Since Milīte estate does not have any revision lists prior to 1857, it is difficult to find more on any family – siblings, parents, and so on. I will have to spend more time going through the Matīši records to see if I can find more. The only other Francis in the Milīte revision list for 1857 is the family of Mārtiņš Francis, son of Jēkabs, who was around the same age as my Jēkabs – Mārtiņš was 40 years old, Jēkabs was 32. Consequently, their closest possible relation could be first cousins, and that would be assuming that Jēkabs’ father Kārlis and Mārtiņš’ father Jēkabs were brothers. They could be more distant relatives, or not relatives at all. But the lack of any siblings of Jēkabs does raise the question – was he actually born in Liel-Mārkundas? His marriage record says he was, but the lack of any immediate family does seem suspicious. My next step will be to consult the other local estates – of which there are many – to see if they happen to be found on any of them.
So that’s it for Week 6 – Week 7 to come!
Thirty-fifth installment from the diary of my great-grandfather’s sister Alise, written during the First World War. When the diary starts, she is living just a few miles from the front lines of the Eastern Front, and is then forced to flee with her husband and two young daughters to her family’s house near Limbaži as the war moves even closer. Her third child, a son, was born there in February 1916. The family has now relocated to a home near Valmiera. For more background, see here, and click on the tag “diary entries” to see all of the entries that I have posted.
Sometime after January 7, 1917
The dreaded 3rd of January came and went, leaving Papa with us. A small lump saved him. I am overwhelmed with happiness. What would we do in the opposite scenario?? Trūtiņa would not survive being separated from her father, for the child idolizes him. We spent a very cosy 7th of January, Papa’s birthday, with full tables and many guests. How good it is to be able to live like this now. God is caring for us, so we must not forget Him, we must thank Him and honour Him.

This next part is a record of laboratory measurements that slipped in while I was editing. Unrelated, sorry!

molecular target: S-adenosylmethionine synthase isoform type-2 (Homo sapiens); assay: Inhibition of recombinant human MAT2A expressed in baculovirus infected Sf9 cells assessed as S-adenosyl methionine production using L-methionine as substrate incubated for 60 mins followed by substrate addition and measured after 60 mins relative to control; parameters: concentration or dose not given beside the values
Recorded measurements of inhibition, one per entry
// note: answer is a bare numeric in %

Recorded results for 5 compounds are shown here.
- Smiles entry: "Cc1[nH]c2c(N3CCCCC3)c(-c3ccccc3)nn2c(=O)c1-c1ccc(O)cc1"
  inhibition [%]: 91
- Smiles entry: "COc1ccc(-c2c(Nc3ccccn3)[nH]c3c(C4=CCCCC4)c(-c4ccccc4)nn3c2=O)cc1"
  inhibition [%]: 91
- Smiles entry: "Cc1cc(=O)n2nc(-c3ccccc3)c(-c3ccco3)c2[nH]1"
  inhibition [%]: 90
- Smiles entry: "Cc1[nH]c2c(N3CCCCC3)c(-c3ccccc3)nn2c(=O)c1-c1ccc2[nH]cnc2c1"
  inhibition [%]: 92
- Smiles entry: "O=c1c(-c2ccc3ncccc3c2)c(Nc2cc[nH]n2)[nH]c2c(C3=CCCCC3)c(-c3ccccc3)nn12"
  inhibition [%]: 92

Time for Week 5 of the 52 Ancestors in 52 Weeks Challenge! As noted in my first post of this challenge, I am starting with my most ancient known ancestors.
This week’s ancestor is Marcis Šīrs, born c. 1792 and died after 1857. He is my great-great-great-great-grandfather, by way of my paternal grandmother’s maternal grandfather, Jēkabs Šīrs.
I do not know very much about Marcis’ life, since all I know comes from the revision lists, which do not provide much information. His father’s name was Tenis, I don’t know his mother’s name. I know that Marcis spent much of his life living on the Staiceles farm on Pučurga estate, in northern Latvia near lake Burtnieki. Marcis arrived at the Staiceles farm between 1811 and 1816 from the Dreimaņi farm, also on Pučurga estate. He married a woman named Anna in the same 1811-1816 time frame. Even less is known about her – her father’s name was Pēteris, she was the same age as Marcis and she died in late 1850 or early 1851 (since she was living at the time of the 1850 revision list in September 1850, but had died by the time of her son Jānis’ marriage in November 1851).
They had five known children – Marija (born c. 1817), Jānis (my great-great-great-grandfather, born 1819), Līze (born c. 1821), Jēkabs (born 1825) and Marcis (born 1835). Being as Jānis, his wife Kristīne and their first three children left Pučurga in 1858 (my great-great-grandfather Jēkabs was born a few years later), I suspect Marcis might have died not long after the 1857 revision list. However, the death records for the year in question are missing from the Matīši congregation church records, so I cannot confirm this. It is possible that he stayed there with some of his younger children.
While researching this branch of my family, I happened upon a geographic problem that genealogists might often face – places with the same name. I was initially stymied in my research regarding this branch of the family, since I misinterpreted a placename. Jānis Šīrs’ marriage record from 1851 says that he was born in “Staizel” – I initially interpreted this as meaning the village Staicele, north of the town of Aloja where his son, my great-great-grandfather Jēkabs, was baptized. Thus I was searching Aloja-area records for the family. It was only later that I learned it wasn’t the town of Staicele at all, but rather Staiceles farm on Pučurga estate near Matīši, 35 kilometres away. If you spot a birthplace, but aren’t finding anything in that town, keep in mind it could be a farm name instead of a parish/city name. Nearly every major city/town/parish in Latvia also has namesakes amongst the rural farms, sometimes hundreds of kilometres away – for example, I found a “Liepājas” farm just outside of the city of Daugavpils, over 400 kilometres away from the city of Liepāja. There is also a Limbaži farm near Daugavpils and a Valmieras farm near Kuldīga.